But when Malina speaks with von Kármán, things go differently in that von Kármán doesn't laugh in Malina's face.

 

Fraser MacDonald  15:50

And that's the thing about von Kármán is that he is a quirky guy. He's not like lots of other scientists. He's quite open minded.

 

M. G. Lord  16:00

Von Kármán gives Malina the thing no one else would. A shot.

 

Fraser MacDonald  16:05

Von Kármán said, "Yeah, no, well, let's let's think about this. Well, maybe if you can get some data on making a rocket motor, maybe we can- maybe there's potential here."

 

M. G. Lord  16:15

Getting von Kármán's support means Malina can study rocketry for his PhD thesis and use GALCIT's resources to perform tests. So Malina sets out to collect the data von Kármán wants to prove that making a rocket motor is possible. [music out] But Malina doesn't have to do it alone, and according to JPL historian Erik Conway, he knows he can't.

 

Erik Conway  16:40

And I think what's important about Malina and von Kármán is that they understood that they needed different skills. They wanted, they needed different skills to achieve this.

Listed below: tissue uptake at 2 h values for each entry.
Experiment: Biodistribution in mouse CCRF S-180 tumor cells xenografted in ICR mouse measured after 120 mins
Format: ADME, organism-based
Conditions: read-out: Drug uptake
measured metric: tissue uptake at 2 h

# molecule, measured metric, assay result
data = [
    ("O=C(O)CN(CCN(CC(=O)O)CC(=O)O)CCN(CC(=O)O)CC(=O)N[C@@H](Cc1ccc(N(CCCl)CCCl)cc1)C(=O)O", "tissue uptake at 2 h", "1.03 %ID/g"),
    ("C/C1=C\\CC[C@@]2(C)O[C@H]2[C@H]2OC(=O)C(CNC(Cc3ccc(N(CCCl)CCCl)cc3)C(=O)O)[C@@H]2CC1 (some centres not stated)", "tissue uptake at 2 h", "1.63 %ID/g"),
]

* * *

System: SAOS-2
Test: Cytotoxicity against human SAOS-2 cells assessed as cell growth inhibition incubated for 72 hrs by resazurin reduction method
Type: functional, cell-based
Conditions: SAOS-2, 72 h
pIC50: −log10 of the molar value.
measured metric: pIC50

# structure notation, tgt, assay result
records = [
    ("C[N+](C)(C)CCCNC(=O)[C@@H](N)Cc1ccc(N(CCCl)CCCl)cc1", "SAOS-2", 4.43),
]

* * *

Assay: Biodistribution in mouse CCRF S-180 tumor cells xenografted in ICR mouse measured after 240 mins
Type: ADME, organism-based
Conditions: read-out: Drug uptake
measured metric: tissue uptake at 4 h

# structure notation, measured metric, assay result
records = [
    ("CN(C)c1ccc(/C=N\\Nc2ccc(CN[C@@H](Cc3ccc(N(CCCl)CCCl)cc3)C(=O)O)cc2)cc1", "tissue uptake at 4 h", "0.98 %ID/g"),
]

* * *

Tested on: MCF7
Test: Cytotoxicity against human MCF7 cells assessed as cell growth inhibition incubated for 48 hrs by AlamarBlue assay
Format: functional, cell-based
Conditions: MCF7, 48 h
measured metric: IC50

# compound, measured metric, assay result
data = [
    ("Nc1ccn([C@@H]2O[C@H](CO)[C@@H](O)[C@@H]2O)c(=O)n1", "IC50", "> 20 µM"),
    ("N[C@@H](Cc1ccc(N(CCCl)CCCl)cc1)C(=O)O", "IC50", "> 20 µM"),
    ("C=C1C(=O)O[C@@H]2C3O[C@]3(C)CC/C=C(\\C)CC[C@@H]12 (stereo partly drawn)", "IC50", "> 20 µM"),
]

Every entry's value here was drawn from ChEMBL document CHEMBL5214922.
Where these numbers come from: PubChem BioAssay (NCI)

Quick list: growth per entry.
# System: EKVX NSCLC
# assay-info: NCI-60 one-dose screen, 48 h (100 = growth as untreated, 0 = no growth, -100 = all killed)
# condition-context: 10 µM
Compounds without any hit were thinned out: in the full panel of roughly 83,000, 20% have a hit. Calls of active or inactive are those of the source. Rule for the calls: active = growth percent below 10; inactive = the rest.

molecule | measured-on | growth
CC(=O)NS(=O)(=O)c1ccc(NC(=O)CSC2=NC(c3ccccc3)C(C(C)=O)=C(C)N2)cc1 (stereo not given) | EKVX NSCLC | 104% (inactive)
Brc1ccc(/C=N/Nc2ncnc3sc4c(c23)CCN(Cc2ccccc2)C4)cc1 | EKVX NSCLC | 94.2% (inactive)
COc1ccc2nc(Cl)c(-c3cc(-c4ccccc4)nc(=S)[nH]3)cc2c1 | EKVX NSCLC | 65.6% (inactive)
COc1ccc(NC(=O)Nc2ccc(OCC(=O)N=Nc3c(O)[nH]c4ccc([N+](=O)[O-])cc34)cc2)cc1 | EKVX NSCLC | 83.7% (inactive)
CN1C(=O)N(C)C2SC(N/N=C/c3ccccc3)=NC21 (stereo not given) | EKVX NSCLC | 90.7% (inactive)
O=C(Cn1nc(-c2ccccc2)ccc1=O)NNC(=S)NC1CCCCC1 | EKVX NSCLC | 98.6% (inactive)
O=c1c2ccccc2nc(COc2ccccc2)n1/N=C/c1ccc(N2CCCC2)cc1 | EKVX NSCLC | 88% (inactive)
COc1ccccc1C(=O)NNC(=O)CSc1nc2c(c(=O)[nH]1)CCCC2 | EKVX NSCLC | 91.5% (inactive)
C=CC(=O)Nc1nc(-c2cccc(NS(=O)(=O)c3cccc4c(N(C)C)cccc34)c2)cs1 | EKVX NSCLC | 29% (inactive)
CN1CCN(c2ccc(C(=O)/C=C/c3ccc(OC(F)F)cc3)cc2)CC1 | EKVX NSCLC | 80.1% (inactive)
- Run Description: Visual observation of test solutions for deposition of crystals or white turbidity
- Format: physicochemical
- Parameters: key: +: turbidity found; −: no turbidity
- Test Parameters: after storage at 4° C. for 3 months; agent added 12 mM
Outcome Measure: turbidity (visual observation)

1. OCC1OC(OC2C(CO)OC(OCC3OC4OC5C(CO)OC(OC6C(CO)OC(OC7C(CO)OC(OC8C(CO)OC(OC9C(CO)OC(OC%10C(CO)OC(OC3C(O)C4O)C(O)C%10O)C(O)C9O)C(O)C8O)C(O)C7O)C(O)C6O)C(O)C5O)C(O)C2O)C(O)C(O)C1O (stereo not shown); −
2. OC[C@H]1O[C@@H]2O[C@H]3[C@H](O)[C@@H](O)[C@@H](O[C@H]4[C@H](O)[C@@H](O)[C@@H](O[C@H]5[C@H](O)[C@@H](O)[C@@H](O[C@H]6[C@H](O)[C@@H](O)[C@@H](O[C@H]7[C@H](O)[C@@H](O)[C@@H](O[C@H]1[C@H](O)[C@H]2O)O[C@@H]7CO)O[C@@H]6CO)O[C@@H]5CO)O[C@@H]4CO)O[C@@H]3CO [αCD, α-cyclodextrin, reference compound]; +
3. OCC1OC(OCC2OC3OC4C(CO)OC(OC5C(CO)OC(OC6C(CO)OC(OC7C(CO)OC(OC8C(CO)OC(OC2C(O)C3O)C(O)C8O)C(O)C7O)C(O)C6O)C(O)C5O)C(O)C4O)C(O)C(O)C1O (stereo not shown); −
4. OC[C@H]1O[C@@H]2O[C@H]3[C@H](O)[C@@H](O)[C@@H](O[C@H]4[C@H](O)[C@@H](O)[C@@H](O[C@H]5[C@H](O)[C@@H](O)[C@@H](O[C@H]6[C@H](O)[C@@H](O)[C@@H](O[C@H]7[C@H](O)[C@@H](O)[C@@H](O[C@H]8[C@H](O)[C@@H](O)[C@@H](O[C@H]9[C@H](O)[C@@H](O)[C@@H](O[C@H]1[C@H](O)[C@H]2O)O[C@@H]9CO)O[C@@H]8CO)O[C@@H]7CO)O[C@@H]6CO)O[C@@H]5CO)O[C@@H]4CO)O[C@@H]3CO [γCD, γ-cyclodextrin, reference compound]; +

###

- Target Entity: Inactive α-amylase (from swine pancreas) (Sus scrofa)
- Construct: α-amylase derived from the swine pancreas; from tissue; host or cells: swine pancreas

M. G. Lord  16:51

So the Squad resolves to work together. But collaboration between big personalities presents its own challenges. While planning their first rocket motor test, a critical proof of concept, some differences in style reveal themselves.

 

Fraser MacDonald  17:08

So there's tension between them, which is- Parsons and Forman, they just like shooting rockets, like they love the charisma of it. But Malina was not interested in that at all. He wanted to build a rocket motor, and he realized that the only way to do that was to approach it with a degree of mathematical seriousness, right? So, actually firing rockets he felt was a very, very distant kind of prospect. He just wanted to do static tests. He wanted to measure things. And that led to all sorts of tensions between them because for, this was a very dry, austere program of work that Malina was outlining to Parsons and Forman.